Philadelphia, PA Building Explosion, Jun 1867
Terrible Boiler Explosion
A Five Story Brick Building Blown Up - Frightful Loss of Life.
PHILADELPHIA, June 7, 1867.
The most shocking and distressing occurrence of the kind it has ever been our painful duty to chronicle, occurred on Thursday afternoon. It involved the bursting of a stationary steam boiler, the utter and entire demolition of a five story building, the wounding of a dozen operatives, and the killing of as many more.
The building was situated upon a lot in the rear of Sansom street, between Tenth and Eleventh, Philadelphia, at the junction of two courts or alleys known respectively as Medical and Juvenal streets. The exact location was in rear of No. 1024 Sansom street. The structure was five stories high, of large dimensions, well and solidly built of brick. It is known among the cabinet making profession as Goehman's steam saw-mill. This establishment gave employment to never less than forty men, and produced scroll work and veneers for cabinet making purposes.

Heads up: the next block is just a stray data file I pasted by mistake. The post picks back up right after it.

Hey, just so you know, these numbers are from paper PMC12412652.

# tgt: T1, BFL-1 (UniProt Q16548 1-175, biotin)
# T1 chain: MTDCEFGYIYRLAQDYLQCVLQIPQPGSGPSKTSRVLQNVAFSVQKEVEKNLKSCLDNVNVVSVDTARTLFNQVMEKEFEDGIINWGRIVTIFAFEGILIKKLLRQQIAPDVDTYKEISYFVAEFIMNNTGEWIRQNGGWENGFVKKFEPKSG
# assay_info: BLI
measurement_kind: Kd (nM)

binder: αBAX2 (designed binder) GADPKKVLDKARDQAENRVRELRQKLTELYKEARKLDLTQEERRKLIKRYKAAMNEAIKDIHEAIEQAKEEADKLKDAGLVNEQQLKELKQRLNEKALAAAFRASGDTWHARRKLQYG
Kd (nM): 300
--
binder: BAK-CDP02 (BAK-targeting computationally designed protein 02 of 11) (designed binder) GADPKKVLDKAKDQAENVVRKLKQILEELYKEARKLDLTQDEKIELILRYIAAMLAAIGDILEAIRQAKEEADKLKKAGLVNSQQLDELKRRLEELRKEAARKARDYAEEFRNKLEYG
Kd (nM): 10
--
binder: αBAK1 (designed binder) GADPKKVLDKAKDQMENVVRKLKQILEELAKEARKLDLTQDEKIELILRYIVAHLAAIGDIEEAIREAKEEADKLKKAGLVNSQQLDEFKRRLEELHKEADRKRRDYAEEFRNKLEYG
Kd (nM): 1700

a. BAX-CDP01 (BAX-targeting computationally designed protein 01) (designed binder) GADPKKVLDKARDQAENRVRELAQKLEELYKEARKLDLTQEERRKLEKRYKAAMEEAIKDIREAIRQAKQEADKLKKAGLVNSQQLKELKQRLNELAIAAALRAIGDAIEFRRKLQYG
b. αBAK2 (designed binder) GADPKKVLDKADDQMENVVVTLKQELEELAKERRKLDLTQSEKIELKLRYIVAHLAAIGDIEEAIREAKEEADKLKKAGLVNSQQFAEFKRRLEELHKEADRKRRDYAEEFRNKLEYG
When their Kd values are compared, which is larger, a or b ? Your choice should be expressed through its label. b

Mr. Goeham, deceased some time since, and his widow leased the building, with its boilers and fixed machinery, to the firm of Geazey & Ward, who continued the business. The boilers were made by Messrs. Morgan & Orr five years ago. The engineer regularly employed by the establishment was taken ill three days ago, and a substitute was engaged from among the experts of W. W. King, machinist, No. 1015 Sansom street.
It was necessary to repair the steam chest, and to that end the machinery was stopped at three o'clock yesterday afternoon. The men engaged at the lathes and tools driven by machinery then quitted work and went to their homes. At about half past five o'clock the neighborhood was shaken up be two explosions, about ten seconds apart. With a deafening crash the building to which this boiler was attached rocked as if an earthquake ad convulsed the ground upon which it stood, collapsed and tumbled with a crash, one conglomerated mass of ruins, a wreck, utter and complete.
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